Another one from the interesting file. It's from another statistics/data analysis site that I've been following recently. They reported on a project from the CS department at Carnegie Mellon that used social media data to look at the structure of neighborhoods. Various social media allow you use an app called foursquare that checks you in - basically it records your location.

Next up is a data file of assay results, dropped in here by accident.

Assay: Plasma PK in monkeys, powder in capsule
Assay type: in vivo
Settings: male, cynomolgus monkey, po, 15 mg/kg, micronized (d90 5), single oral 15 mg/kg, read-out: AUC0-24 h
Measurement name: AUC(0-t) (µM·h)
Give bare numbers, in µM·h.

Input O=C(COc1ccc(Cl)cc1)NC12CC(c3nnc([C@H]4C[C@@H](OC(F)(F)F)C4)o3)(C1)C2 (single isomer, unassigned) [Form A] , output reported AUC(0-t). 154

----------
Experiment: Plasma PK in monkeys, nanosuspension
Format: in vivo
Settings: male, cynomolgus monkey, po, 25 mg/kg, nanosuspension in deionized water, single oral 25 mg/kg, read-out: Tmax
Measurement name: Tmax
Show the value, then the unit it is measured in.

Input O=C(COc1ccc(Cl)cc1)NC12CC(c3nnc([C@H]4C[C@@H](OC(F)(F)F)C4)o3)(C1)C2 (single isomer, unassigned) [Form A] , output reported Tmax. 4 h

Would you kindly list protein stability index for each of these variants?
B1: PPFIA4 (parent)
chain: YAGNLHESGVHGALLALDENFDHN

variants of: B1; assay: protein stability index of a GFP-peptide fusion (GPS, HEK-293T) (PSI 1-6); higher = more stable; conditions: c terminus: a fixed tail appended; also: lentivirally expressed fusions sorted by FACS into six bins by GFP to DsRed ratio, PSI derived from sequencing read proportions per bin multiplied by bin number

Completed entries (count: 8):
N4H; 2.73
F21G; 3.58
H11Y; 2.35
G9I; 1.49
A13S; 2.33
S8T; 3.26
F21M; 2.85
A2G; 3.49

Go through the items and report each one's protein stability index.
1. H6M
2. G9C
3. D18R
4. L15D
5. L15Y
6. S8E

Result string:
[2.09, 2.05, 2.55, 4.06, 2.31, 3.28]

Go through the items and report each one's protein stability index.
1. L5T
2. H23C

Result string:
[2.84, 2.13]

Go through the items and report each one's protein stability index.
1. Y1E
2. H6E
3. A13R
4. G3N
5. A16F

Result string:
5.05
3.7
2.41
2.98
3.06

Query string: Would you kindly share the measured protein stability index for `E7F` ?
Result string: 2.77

So they taken a whole bunch of data from a whole lot of people in a city, anonymized it so they not tracking recognizable individuals, it's the patterns people make not the individuals that's interesting in a study like this. And interesting patterns do emerge, as you can see. Each of these groups represent a community. The data has been tidied up, not everyone in each community only checks in at those points, a community is more an indication of a group of people who check in regularly at those sites. I see patterns like this and it makes me curious though. why are some of those communities spread out? Why are some so closely packed? Some communities are focused around parks, some appear to be focused around a very small set of streets. I haven't yet read the whole paper yet but its another a example of the spectacular, thought provoking patterns that a bit of statistics can pull out of everyday data.